Larry was one such man in my life. I met him through a friend from Jericho Hill School for the Deaf and Blind. Because Larry was mentally impaired, he lived on his Assured Income for the Severely Handicapped (AISH) pension.

One day, Larry called me with some exciting news. Since he had nothing much to do, he decided to tidy up the local 7-Eleven parking lot. He also asked the manager if there were other jobs that he could do. Soon enough, my friend was working all day at the store. He helped with sweeping the floor, carrying out boxes of goods from the store room, and other unskilled jobs.

One day, the manager called him aside. "Since you're doing such a good job for me, how about working as my employee?" Larry jumped at the chance to get off AISH, which gave him just enough to pay the rent and buy food, and start a real job.

This gave my friend more than just extra money. He felt like a valued member of society. Instead of lounging around on the public doll, he had a job that he could be proud of and a pay cheque with his name on it.

Though I lost track of this unique gentleman, I often think of him as the 7-Eleven man. His diligence was rewarded and he became self-sufficient. Though his IQ was lower than the average, his approach made a lot of sense. It just goes to prove that intelligence is good but wisdom is much better.

I wrote about Larry in my newly-published memoir, How I Was Razed: A Journey from Cultism to Christianity. Please check it out at Amazon, Barnes & Noble, and Virtual Bookworm.

Friday, 8 February 2013


Does mother always know best? It depends on the individual. My mom asked me to do something that I found to be not only distasteful but immoral. Though I wanted nothing to do with my brother, Roy, I also didn't want to go to prison.

From my How I Was Razed memoir, here's how Mom put me in an awkward moral position after my dad died and his common law wife distributed his estate money.


Though I crossed that bridge, I wasn't free of every burden and obligation. Mom phoned me one evening in January of 1988. "Why don't you put Roy's inheritance money in your account?" she urged. "He's on welfare and he'll be cut off if the government discovers he's received the payment. If they ask you about it, say he never got it, all right?"

"I can't do that, Mom," I exclaimed. "That's fraud!"

"But you have to do it - he's your brother. The government will take it all if you don't hide it. Just give him little bits at a time."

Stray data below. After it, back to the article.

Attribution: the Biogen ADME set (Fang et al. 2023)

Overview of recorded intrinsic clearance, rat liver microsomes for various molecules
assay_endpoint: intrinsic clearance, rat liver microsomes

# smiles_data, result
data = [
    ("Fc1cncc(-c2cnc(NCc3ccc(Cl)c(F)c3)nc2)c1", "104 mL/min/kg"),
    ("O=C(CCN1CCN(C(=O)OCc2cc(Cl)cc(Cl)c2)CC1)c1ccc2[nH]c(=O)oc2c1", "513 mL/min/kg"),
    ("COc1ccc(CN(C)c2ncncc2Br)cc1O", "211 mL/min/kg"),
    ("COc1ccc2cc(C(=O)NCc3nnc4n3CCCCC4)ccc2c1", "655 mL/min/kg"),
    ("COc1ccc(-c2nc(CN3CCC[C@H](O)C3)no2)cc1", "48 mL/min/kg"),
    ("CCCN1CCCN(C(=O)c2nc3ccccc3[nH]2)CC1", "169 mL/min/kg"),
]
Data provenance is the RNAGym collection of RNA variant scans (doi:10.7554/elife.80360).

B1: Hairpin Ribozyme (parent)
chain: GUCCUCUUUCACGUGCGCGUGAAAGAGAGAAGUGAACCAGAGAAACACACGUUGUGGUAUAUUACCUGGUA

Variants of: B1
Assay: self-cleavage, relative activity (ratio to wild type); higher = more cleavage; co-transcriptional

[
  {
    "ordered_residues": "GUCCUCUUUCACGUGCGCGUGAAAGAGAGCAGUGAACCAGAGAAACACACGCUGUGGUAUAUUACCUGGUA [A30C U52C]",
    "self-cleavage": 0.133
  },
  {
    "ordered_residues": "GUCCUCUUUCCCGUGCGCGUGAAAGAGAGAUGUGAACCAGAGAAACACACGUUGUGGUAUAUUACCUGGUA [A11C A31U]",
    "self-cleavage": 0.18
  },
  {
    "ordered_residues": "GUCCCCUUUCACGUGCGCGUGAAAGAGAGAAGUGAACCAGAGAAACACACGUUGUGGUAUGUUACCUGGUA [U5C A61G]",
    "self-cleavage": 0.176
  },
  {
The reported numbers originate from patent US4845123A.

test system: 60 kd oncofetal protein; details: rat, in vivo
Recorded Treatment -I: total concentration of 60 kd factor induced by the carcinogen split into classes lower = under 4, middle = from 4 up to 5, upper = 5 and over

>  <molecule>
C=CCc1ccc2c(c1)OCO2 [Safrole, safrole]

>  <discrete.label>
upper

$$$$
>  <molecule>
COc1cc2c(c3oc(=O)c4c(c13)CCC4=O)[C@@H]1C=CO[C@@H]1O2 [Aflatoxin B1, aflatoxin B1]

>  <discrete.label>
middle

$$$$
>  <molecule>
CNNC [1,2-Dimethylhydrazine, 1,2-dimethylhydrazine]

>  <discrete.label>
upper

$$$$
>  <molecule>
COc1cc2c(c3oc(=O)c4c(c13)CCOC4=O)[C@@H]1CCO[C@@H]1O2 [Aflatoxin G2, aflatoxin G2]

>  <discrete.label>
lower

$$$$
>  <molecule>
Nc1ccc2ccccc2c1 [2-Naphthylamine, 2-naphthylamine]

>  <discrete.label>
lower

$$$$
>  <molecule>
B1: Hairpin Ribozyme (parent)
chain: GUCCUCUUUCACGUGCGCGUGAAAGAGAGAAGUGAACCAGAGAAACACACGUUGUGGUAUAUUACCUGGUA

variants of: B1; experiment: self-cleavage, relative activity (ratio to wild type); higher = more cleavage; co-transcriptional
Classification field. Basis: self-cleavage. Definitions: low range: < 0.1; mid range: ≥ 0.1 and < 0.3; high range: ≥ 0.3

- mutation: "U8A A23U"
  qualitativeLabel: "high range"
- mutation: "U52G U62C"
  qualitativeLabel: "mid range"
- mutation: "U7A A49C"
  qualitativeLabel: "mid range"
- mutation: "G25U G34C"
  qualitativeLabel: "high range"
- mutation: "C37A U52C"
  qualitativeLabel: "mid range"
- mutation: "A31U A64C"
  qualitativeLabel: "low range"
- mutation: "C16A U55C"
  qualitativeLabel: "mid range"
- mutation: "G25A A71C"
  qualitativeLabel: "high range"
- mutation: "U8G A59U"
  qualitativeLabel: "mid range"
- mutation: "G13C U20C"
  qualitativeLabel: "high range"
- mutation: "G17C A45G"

"Why can't somebody else do it?"

"You mean you don't even want to help your own brother - your own flesh and blood?" she cried, her voice rising.

"I don't want to get in trouble and go to jail."

"I can't believe you'd let the government take Roy's inheritance," she grumbled. "It's bad enough that Shirley is divvying up the money. I didn't get anything and neither do I want any of his filthy estate, especially from that woman." Mom badgered on, trying to goad me into handling Roy's inheritance, but I held to my convictions.

Shirley assumed control of my brother's inheritance several weeks later. That solved the problem but not in a righteous way


I wrote extensively about that house church in my newly-published memoir, How I Was Razed: A Journey from Cultism to Christianity. Please check it out at Amazon, Barnes & Noble, and Virtual Bookworm.

Tuesday, 5 February 2013


Everybody knows how to read a book, right? If that's so, why do so many people come up with different ideas of what the Bible says. I believe it's because they don't read verses in the context of the rest of the passage.

The minister of a cultic house church that I attended for more than fifteen years certainly was guilty of this. One example of his misreading was Deuteronomy 33:17. "His glory is like the first born of his bullock, and his horns are like the horns of unicorns: with them he shall push the people together to the ends of the earth: and they are the ten thousands of Ephraim, and they are the thousands of Manasseh." Brother Herald, as i referred to him in my book, assumed this meant America and Canada. He reasoned that since the United States has ten times the population of Canada, they must be Ephraim. Canada was, according to his warped understanding, Manasseh.

Brother Herald also reinforced this belief with Psalm 72:8. "He shall have dominion also from sea to sea, and from the river unto the ends of the earth." Since Canada stretches from the Pacific to the Atlantic and from the Saint Lawrence River to the high Arctic, he assumed that it was a prophecy about the nation.